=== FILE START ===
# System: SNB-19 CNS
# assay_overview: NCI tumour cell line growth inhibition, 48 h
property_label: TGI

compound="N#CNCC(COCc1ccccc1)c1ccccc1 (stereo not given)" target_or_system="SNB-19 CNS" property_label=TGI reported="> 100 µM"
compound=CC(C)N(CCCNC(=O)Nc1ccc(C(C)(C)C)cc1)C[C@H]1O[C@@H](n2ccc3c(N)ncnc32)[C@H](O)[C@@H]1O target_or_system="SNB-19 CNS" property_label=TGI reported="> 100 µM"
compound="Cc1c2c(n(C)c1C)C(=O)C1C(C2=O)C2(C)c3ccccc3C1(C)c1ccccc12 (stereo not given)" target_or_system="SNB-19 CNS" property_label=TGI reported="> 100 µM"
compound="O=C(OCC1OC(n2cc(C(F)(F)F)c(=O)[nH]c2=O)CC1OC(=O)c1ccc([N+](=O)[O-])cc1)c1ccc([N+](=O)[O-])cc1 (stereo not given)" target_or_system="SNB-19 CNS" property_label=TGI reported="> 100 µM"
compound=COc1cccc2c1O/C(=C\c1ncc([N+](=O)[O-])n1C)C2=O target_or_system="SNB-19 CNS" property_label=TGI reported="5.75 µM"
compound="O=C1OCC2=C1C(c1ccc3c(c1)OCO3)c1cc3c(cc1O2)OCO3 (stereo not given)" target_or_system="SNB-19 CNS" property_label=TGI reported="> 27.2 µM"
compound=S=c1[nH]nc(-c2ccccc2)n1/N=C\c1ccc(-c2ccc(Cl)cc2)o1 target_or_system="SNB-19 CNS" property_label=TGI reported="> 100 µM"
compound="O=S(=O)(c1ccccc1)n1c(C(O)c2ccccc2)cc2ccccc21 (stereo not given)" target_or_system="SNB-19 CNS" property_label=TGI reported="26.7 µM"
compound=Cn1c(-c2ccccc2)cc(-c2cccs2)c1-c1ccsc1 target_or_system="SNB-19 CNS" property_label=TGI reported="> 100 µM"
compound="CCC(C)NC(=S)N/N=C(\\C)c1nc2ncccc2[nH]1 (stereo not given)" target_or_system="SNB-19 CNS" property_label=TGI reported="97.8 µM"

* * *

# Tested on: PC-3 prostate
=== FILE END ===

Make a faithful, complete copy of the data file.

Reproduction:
# System: SNB-19 CNS
# assay_overview: NCI tumour cell line growth inhibition, 48 h
property_label: TGI

compound="N#CNCC(COCc1ccccc1)c1ccccc1 (stereo not given)" target_or_system="SNB-19 CNS" property_label=TGI reported="> 100 µM"
compound=CC(C)N(CCCNC(=O)Nc1ccc(C(C)(C)C)cc1)C[C@H]1O[C@@H](n2ccc3c(N)ncnc32)[C@H](O)[C@@H]1O target_or_system="SNB-19 CNS" property_label=TGI reported="> 100 µM"
compound="Cc1c2c(n(C)c1C)C(=O)C1C(C2=O)C2(C)c3ccccc3C1(C)c1ccccc12 (stereo not given)" target_or_system="SNB-19 CNS" property_label=TGI reported="> 100 µM"
compound="O=C(OCC1OC(n2cc(C(F)(F)F)c(=O)[nH]c2=O)CC1OC(=O)c1ccc([N+](=O)[O-])cc1)c1ccc([N+](=O)[O-])cc1 (stereo not given)" target_or_system="SNB-19 CNS" property_label=TGI reported="> 100 µM"
compound=COc1cccc2c1O/C(=C\c1ncc([N+](=O)[O-])n1C)C2=O target_or_system="SNB-19 CNS" property_label=TGI reported="5.75 µM"
compound="O=C1OCC2=C1C(c1ccc3c(c1)OCO3)c1cc3c(cc1O2)OCO3 (stereo not given)" target_or_system="SNB-19 CNS" property_label=TGI reported="> 27.2 µM"
compound=S=c1[nH]nc(-c2ccccc2)n1/N=C\c1ccc(-c2ccc(Cl)cc2)o1 target_or_system="SNB-19 CNS" property_label=TGI reported="> 100 µM"
compound="O=S(=O)(c1ccccc1)n1c(C(O)c2ccccc2)cc2ccccc21 (stereo not given)" target_or_system="SNB-19 CNS" property_label=TGI reported="26.7 µM"
compound=Cn1c(-c2ccccc2)cc(-c2cccs2)c1-c1ccsc1 target_or_system="SNB-19 CNS" property_label=TGI reported="> 100 µM"
compound="CCC(C)NC(=S)N/N=C(\\C)c1nc2ncccc2[nH]1 (stereo not given)" target_or_system="SNB-19 CNS" property_label=TGI reported="97.8 µM"

* * *

# Tested on: PC-3 prostate